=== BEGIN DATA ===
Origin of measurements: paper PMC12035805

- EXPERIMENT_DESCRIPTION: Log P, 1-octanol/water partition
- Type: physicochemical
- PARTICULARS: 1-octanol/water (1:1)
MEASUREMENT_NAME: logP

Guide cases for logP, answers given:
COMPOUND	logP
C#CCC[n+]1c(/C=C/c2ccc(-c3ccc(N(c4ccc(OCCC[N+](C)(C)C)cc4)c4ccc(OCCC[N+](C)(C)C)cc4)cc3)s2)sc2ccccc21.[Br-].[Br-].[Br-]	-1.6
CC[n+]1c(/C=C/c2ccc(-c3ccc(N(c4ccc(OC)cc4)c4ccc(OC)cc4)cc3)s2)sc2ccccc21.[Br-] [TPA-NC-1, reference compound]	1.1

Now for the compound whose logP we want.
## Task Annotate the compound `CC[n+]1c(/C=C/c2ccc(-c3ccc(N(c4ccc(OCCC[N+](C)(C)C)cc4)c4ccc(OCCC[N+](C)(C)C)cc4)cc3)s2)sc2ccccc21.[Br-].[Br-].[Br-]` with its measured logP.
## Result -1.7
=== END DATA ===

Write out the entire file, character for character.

Origin of measurements: paper PMC12035805

- EXPERIMENT_DESCRIPTION: Log P, 1-octanol/water partition
- Type: physicochemical
- PARTICULARS: 1-octanol/water (1:1)
MEASUREMENT_NAME: logP

Guide cases for logP, answers given:
COMPOUND	logP
C#CCC[n+]1c(/C=C/c2ccc(-c3ccc(N(c4ccc(OCCC[N+](C)(C)C)cc4)c4ccc(OCCC[N+](C)(C)C)cc4)cc3)s2)sc2ccccc21.[Br-].[Br-].[Br-]	-1.6
CC[n+]1c(/C=C/c2ccc(-c3ccc(N(c4ccc(OC)cc4)c4ccc(OC)cc4)cc3)s2)sc2ccccc21.[Br-] [TPA-NC-1, reference compound]	1.1

Now for the compound whose logP we want.
## Task Annotate the compound `CC[n+]1c(/C=C/c2ccc(-c3ccc(N(c4ccc(OCCC[N+](C)(C)C)cc4)c4ccc(OCCC[N+](C)(C)C)cc4)cc3)s2)sc2ccccc21.[Br-].[Br-].[Br-]` with its measured logP.
## Result -1.7